“Time Will Tell” by Cindy A. Christiansen is the author’s first book in a series of romantic suspense novels. The author has already published ten romance novels that have a touch of suspense. This book takes place in Salt Lake City and introduces the other shop keepers as it tells a story about the clock shop run by Kipp Waterbury.
Kipp injured his leg, and asks his niece, Holly, to help run the shop while he heals from surgery. Holly is compulsive about order, and finds the messy hoarding of Uncle Kipp to be unnerving. She begins cleaning the store, filling the dumpster with old magazines and boxes, which blocks the alley from being used by other vehicles.
Zach Abberley and his brother, Zeke, run the antique store two doors down. He’s fed up with Kipp’s blocking the alley, and goes to the shop to confront him. Holly is manning the fort, and mistakes his work clothes for that of a homeless man begging for food. Zach is immediately drawn to her charming good looks, but because of his father’s multiple marriages, and his belief that all women are gold diggers, he decides to play along with the misunderstanding to see if Holly will like him even if she believes that he hasn’t any money.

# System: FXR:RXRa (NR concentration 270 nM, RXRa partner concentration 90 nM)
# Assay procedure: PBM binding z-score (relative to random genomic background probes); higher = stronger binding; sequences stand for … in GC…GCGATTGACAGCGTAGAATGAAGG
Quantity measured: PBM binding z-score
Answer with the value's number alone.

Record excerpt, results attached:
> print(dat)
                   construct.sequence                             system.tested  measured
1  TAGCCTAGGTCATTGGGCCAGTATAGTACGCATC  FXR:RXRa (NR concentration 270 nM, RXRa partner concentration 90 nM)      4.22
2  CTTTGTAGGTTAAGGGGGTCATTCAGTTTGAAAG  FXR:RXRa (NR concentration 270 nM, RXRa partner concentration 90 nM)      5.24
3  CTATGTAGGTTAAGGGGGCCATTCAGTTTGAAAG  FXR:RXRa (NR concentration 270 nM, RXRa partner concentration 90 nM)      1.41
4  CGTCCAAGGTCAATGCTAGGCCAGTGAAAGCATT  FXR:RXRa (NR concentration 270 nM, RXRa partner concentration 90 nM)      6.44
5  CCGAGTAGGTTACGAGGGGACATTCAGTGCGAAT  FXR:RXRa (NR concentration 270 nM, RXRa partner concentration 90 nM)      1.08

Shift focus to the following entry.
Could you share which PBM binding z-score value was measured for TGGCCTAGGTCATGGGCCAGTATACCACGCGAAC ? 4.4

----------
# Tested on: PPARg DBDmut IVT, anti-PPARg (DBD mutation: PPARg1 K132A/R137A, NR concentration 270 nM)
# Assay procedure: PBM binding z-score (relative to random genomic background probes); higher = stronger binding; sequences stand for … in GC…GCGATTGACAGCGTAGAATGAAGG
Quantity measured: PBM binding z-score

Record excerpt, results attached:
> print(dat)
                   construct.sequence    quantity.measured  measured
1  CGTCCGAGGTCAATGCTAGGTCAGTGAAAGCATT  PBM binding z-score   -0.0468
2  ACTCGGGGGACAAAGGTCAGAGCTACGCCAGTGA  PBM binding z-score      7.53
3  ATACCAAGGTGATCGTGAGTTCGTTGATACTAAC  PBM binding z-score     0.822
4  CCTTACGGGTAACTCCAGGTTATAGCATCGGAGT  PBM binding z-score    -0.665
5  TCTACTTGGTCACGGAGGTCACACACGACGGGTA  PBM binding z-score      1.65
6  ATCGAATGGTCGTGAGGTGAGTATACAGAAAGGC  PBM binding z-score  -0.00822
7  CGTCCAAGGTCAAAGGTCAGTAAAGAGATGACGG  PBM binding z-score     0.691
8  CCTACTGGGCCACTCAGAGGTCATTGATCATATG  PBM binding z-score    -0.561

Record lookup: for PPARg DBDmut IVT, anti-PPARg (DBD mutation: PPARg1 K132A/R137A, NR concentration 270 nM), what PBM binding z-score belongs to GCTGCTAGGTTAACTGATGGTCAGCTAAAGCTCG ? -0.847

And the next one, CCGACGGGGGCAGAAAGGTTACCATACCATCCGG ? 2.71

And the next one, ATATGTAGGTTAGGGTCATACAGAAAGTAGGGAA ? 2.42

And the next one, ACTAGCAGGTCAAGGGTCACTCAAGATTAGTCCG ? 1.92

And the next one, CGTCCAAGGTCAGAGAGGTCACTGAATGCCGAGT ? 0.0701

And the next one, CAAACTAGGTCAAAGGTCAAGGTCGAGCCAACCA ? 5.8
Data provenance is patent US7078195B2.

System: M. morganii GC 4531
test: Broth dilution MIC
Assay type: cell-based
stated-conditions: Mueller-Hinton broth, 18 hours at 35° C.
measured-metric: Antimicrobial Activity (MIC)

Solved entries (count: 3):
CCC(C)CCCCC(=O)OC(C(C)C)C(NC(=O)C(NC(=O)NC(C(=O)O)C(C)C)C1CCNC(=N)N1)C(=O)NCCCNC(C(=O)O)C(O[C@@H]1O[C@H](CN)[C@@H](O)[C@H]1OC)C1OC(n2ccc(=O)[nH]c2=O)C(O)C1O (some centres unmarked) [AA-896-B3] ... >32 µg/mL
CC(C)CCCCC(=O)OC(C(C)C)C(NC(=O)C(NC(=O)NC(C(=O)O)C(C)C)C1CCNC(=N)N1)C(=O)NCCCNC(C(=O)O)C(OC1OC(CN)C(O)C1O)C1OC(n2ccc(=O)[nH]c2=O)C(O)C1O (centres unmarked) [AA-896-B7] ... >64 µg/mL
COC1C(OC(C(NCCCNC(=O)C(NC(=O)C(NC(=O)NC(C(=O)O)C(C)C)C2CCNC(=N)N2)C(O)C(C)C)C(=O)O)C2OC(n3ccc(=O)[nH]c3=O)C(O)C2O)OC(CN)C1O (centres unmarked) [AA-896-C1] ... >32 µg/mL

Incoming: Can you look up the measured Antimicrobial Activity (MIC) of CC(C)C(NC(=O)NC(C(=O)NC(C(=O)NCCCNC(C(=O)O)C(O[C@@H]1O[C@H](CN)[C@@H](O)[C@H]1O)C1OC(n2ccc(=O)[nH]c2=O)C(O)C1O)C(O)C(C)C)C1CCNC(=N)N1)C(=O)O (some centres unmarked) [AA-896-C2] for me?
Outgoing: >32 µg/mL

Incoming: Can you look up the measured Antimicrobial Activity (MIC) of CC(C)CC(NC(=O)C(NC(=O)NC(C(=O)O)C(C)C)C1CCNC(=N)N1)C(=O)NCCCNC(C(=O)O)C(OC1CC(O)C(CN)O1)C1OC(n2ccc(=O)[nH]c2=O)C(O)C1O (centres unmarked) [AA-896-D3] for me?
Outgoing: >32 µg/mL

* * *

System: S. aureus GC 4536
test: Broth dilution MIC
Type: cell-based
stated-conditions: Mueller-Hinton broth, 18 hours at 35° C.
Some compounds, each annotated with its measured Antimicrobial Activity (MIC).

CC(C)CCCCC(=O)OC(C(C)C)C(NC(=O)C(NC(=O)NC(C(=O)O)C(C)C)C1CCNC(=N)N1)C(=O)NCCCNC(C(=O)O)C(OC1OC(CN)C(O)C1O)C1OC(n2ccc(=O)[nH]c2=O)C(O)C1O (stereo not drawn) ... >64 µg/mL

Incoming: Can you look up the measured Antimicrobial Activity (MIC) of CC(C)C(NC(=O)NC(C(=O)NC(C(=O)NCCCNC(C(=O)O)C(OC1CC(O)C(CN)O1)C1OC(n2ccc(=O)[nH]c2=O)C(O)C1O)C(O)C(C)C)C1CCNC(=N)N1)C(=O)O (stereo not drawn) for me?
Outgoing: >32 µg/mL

Believing that he needs work, Holly hires him to help her clean the store. This keeps him hopping between his own store and the clock shop, and between his own family and hers.
The story is nicely paced, well written, and keeps the reader’s interest. Most of the characters are believable, with the exception of Uncle Kipp. If he really is a hoarder, then it would take something major to make him agree to clean out the clutter in his shop. The story contains a good enough reason (being evicted by the neighborhood committee) but the author doesn’t use it to the fullest extent possible to make his reaction logical. Instead, Holly and Zach protect him from the knowledge of the looming eviction, to show how kind and considerate they are. However, sometimes tough love requires that a person with a severe problem be faced with the consequences in order to bring about a change. In this case, it would have been more believable if Uncle Kipp knew about the eviction, and the fear of losing everything he loves was used as the motivation to make him face the music.
The story is mostly about romance, with a touch of suspense thrown in. The gaps between clues and break-ins were a bit long; five chapters in some spots. I thought it needed a bit more clues, a bit more foreshadowing, to keep the suspense going. What she has works well, ties up the loose ends, and comes to a satisfying ending. It’s a pleasant read.
The sex level is very mild; just kissing and attraction. The violence and language level is very mild as well. It’s not a Christian book, but it would appeal to readers who choose Christian titles because they want a clean read about people with strong moral values.
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